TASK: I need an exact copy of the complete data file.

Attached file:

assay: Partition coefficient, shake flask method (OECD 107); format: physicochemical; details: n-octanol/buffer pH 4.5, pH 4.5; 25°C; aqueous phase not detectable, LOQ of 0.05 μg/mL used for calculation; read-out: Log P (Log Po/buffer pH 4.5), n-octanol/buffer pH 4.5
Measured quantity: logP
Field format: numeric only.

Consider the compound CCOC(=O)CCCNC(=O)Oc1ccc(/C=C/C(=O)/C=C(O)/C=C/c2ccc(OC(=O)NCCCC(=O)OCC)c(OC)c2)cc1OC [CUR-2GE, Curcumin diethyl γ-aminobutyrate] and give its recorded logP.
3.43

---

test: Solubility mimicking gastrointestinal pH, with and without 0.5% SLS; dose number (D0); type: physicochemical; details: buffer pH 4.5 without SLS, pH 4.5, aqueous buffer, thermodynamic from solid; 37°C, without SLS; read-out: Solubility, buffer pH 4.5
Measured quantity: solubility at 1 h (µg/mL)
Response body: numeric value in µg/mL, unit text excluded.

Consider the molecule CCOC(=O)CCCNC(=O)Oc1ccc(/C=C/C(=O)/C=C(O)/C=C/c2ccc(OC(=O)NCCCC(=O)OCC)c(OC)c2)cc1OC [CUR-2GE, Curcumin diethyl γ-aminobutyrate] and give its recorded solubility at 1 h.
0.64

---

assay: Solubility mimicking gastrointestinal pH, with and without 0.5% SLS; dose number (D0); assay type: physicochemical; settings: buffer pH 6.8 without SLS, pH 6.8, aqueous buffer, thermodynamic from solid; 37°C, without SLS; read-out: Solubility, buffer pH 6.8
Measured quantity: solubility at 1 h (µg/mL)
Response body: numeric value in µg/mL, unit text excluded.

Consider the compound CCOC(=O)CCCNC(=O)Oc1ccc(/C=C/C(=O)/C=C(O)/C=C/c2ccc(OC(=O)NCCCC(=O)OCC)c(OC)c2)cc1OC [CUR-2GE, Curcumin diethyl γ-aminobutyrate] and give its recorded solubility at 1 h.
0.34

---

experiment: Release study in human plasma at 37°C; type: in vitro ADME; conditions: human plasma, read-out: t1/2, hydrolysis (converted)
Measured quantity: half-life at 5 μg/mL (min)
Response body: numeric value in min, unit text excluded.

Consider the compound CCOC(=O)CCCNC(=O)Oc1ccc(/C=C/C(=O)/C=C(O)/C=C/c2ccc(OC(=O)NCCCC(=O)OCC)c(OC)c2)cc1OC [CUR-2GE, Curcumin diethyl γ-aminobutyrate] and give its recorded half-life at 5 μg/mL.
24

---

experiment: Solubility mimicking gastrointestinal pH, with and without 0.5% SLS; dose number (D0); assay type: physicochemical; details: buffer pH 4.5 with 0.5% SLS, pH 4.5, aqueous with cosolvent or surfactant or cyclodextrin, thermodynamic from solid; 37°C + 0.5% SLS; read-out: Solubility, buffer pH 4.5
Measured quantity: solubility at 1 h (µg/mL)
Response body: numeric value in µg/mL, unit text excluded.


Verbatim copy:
assay: Partition coefficient, shake flask method (OECD 107); format: physicochemical; details: n-octanol/buffer pH 4.5, pH 4.5; 25°C; aqueous phase not detectable, LOQ of 0.05 μg/mL used for calculation; read-out: Log P (Log Po/buffer pH 4.5), n-octanol/buffer pH 4.5
Measured quantity: logP
Field format: numeric only.

Consider the compound CCOC(=O)CCCNC(=O)Oc1ccc(/C=C/C(=O)/C=C(O)/C=C/c2ccc(OC(=O)NCCCC(=O)OCC)c(OC)c2)cc1OC [CUR-2GE, Curcumin diethyl γ-aminobutyrate] and give its recorded logP.
3.43

---

test: Solubility mimicking gastrointestinal pH, with and without 0.5% SLS; dose number (D0); type: physicochemical; details: buffer pH 4.5 without SLS, pH 4.5, aqueous buffer, thermodynamic from solid; 37°C, without SLS; read-out: Solubility, buffer pH 4.5
Measured quantity: solubility at 1 h (µg/mL)
Response body: numeric value in µg/mL, unit text excluded.

Consider the molecule CCOC(=O)CCCNC(=O)Oc1ccc(/C=C/C(=O)/C=C(O)/C=C/c2ccc(OC(=O)NCCCC(=O)OCC)c(OC)c2)cc1OC [CUR-2GE, Curcumin diethyl γ-aminobutyrate] and give its recorded solubility at 1 h.
0.64

---

assay: Solubility mimicking gastrointestinal pH, with and without 0.5% SLS; dose number (D0); assay type: physicochemical; settings: buffer pH 6.8 without SLS, pH 6.8, aqueous buffer, thermodynamic from solid; 37°C, without SLS; read-out: Solubility, buffer pH 6.8
Measured quantity: solubility at 1 h (µg/mL)
Response body: numeric value in µg/mL, unit text excluded.

Consider the compound CCOC(=O)CCCNC(=O)Oc1ccc(/C=C/C(=O)/C=C(O)/C=C/c2ccc(OC(=O)NCCCC(=O)OCC)c(OC)c2)cc1OC [CUR-2GE, Curcumin diethyl γ-aminobutyrate] and give its recorded solubility at 1 h.
0.34

---

experiment: Release study in human plasma at 37°C; type: in vitro ADME; conditions: human plasma, read-out: t1/2, hydrolysis (converted)
Measured quantity: half-life at 5 μg/mL (min)
Response body: numeric value in min, unit text excluded.

Consider the compound CCOC(=O)CCCNC(=O)Oc1ccc(/C=C/C(=O)/C=C(O)/C=C/c2ccc(OC(=O)NCCCC(=O)OCC)c(OC)c2)cc1OC [CUR-2GE, Curcumin diethyl γ-aminobutyrate] and give its recorded half-life at 5 μg/mL.
24

---

experiment: Solubility mimicking gastrointestinal pH, with and without 0.5% SLS; dose number (D0); assay type: physicochemical; details: buffer pH 4.5 with 0.5% SLS, pH 4.5, aqueous with cosolvent or surfactant or cyclodextrin, thermodynamic from solid; 37°C + 0.5% SLS; read-out: Solubility, buffer pH 4.5
Measured quantity: solubility at 1 h (µg/mL)
Response body: numeric value in µg/mL, unit text excluded.